Starbucks’ current ratings are 3 for Timeliness, which is average, and 1 for Safety, which is well above average. I’ve never been a fan of predictions and short-term thinking. (One year is a very short period of time for the stock market.) However, historically, Value Line’s ranking system has held one of the best overall track records according to the Hulbert Financial Digest, which tracks the actual performance of investment newsletter recommendations. Even so, you shouldn’t necessarily run out and buy a particular stock because of its high ranking. Just keep in mind that higher-ranked stocks within the Value Line Investment Survey have historically outperformed those without such ratings.

4. Stock price performance

The graph in the figure shows you the stock price’s performance over the past decade or so. The highest and lowest points of the line on the graph indicate the high and low stock prices for each month. At the top of the graph, you see the year’s high and low prices. Starbucks stock has risen significantly since the company first issued stock in 1992, but like all stocks, Starbucks has experienced some down or sideways periods. (The small box in the lower-right corner of the graph shows you the total return that an investor in this stock earned over the previous one, three, and five years and compares those returns to the average stock.)

The graph also shows how the price of the stock moves with changes in the company’s cash flow (money coming in minus money going out). The solid line in the Starbucks graph represents 19.5 times the company’s cash flow. Over time, just as stock prices tend to track corporate profits, so, too, should they generally follow cash flow.

Cash flow is an important measure of a company’s financial success and health — it’s different from net profits, which the company reports for tax purposes. For example, the tax laws allow companies to take a tax deduction each year for the depreciation (devaluation) of the company’s equipment and other assets. Although depreciation is good because it helps lower a company’s tax bill, subtracting it from the company’s revenue gives an untrue picture of the company’s cash flow. Thus, in calculating a company’s cash flow, you don’t subtract depreciation from revenue.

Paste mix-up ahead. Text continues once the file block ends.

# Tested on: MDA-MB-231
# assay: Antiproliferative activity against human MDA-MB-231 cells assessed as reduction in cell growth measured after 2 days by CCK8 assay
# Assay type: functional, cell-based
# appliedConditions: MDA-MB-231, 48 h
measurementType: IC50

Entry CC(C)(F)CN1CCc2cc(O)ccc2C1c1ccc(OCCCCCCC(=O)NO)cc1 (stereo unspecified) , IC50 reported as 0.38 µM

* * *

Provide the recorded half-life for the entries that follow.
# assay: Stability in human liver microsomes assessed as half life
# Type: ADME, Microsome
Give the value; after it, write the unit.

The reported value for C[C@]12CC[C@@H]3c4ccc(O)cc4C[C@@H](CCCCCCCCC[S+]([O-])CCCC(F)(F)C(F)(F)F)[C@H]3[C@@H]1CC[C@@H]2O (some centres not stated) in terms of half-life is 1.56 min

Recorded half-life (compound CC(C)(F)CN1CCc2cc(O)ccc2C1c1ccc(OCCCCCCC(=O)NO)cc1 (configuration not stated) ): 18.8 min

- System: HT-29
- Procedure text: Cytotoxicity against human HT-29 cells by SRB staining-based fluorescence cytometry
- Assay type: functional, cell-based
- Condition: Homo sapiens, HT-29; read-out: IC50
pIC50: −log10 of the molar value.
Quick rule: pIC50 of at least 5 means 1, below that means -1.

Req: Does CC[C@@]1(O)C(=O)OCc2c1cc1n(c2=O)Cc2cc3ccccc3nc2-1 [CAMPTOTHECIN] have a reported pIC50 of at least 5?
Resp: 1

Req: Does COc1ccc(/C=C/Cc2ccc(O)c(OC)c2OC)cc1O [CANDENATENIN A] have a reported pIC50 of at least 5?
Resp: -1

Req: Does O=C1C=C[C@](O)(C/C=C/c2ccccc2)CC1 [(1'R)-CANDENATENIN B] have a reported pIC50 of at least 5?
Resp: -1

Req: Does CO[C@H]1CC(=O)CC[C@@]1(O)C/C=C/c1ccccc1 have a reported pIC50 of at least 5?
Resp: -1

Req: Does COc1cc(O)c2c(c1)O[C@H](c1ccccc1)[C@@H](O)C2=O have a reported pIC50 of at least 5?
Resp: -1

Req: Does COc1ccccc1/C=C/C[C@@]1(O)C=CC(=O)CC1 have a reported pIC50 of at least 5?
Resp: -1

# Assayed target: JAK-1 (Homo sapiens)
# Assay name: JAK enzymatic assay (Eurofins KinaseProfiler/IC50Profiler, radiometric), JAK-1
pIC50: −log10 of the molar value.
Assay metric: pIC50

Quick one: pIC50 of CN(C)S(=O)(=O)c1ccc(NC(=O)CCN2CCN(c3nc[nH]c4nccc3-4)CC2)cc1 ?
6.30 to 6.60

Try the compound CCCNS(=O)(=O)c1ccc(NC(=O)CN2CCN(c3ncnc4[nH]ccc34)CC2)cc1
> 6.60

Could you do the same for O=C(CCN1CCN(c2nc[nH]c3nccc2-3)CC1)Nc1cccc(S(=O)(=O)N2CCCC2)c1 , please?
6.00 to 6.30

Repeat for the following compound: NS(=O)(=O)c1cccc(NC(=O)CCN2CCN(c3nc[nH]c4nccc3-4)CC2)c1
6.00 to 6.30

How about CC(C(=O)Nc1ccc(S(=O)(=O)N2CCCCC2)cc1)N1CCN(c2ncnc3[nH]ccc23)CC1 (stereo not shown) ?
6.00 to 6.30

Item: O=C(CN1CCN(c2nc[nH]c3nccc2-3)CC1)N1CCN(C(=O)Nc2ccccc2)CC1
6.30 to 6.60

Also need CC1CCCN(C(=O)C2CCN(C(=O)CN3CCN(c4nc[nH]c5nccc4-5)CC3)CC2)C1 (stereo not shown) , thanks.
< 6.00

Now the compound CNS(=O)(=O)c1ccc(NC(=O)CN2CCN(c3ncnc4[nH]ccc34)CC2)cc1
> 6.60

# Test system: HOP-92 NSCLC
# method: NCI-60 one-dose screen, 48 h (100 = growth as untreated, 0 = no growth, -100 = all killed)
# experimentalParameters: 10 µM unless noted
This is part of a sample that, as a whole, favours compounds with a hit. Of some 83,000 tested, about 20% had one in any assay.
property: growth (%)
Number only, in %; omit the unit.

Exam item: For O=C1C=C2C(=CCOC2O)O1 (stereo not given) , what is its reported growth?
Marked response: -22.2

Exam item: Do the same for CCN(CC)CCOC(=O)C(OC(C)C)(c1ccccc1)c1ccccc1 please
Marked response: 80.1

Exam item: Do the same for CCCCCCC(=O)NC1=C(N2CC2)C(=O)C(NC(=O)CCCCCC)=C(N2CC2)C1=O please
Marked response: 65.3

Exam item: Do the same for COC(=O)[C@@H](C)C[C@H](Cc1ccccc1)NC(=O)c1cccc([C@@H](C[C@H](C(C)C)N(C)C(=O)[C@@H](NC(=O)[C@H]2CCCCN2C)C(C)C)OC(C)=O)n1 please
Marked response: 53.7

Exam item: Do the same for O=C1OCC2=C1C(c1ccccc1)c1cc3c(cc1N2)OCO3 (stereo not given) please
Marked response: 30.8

5. Historic financials

This section shows you 12 to 18 years of financial information on the company (in the case of Starbucks, you get information going back to 2004). The two most helpful pieces of information in this section are:
  • Book value per share: This number indicates the value of the company’s assets, including equipment, manufacturing plants, and real estate, minus any liabilities. Book value gives somewhat of a handle on the amount that the company can sell for if it has a “going-out-of-business sale.” I say somewhat because the value of some assets on a company’s books isn’t correct. For example, some companies own real estate, bought long ago, that is worth far more than the company’s current financial statements indicate. Conversely, some manufacturers with equipment find that if they have to dump some equipment in a hurry, they need to sell the equipment at a discount to entice a buyer.

The book value of a bank, for example, can mislead you if the bank makes loans that won’t be paid back, and the bank’s financial statements don’t document this fact. All these complications with book value are one of the reasons full-time, professional money managers exist. (If you want to delve more into a company’s book value, you need to look at other financial statements, such as the company’s annual report.)